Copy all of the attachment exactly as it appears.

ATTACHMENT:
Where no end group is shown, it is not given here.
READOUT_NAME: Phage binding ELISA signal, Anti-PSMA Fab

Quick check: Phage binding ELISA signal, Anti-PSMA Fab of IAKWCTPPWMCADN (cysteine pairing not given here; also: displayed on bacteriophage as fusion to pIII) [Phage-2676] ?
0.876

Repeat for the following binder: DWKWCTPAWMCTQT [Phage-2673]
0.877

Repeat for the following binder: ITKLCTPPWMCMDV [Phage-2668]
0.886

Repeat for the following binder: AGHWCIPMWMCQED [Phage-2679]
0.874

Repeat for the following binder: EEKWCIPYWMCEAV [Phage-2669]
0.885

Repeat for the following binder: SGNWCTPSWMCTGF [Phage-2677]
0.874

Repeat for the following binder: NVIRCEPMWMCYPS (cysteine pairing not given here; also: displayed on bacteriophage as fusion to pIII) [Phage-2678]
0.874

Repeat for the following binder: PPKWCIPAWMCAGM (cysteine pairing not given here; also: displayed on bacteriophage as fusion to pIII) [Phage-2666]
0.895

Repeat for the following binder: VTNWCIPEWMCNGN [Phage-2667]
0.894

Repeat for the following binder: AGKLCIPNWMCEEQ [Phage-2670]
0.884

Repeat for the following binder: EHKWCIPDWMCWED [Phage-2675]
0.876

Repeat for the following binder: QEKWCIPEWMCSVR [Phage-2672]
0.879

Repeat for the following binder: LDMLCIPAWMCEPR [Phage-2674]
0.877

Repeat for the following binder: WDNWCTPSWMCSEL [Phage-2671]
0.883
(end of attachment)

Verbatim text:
Where no end group is shown, it is not given here.
READOUT_NAME: Phage binding ELISA signal, Anti-PSMA Fab

Quick check: Phage binding ELISA signal, Anti-PSMA Fab of IAKWCTPPWMCADN (cysteine pairing not given here; also: displayed on bacteriophage as fusion to pIII) [Phage-2676] ?
0.876

Repeat for the following binder: DWKWCTPAWMCTQT [Phage-2673]
0.877

Repeat for the following binder: ITKLCTPPWMCMDV [Phage-2668]
0.886

Repeat for the following binder: AGHWCIPMWMCQED [Phage-2679]
0.874

Repeat for the following binder: EEKWCIPYWMCEAV [Phage-2669]
0.885

Repeat for the following binder: SGNWCTPSWMCTGF [Phage-2677]
0.874

Repeat for the following binder: NVIRCEPMWMCYPS (cysteine pairing not given here; also: displayed on bacteriophage as fusion to pIII) [Phage-2678]
0.874

Repeat for the following binder: PPKWCIPAWMCAGM (cysteine pairing not given here; also: displayed on bacteriophage as fusion to pIII) [Phage-2666]
0.895

Repeat for the following binder: VTNWCIPEWMCNGN [Phage-2667]
0.894

Repeat for the following binder: AGKLCIPNWMCEEQ [Phage-2670]
0.884

Repeat for the following binder: EHKWCIPDWMCWED [Phage-2675]
0.876

Repeat for the following binder: QEKWCIPEWMCSVR [Phage-2672]
0.879

Repeat for the following binder: LDMLCIPAWMCEPR [Phage-2674]
0.877

Repeat for the following binder: WDNWCTPSWMCSEL [Phage-2671]
0.883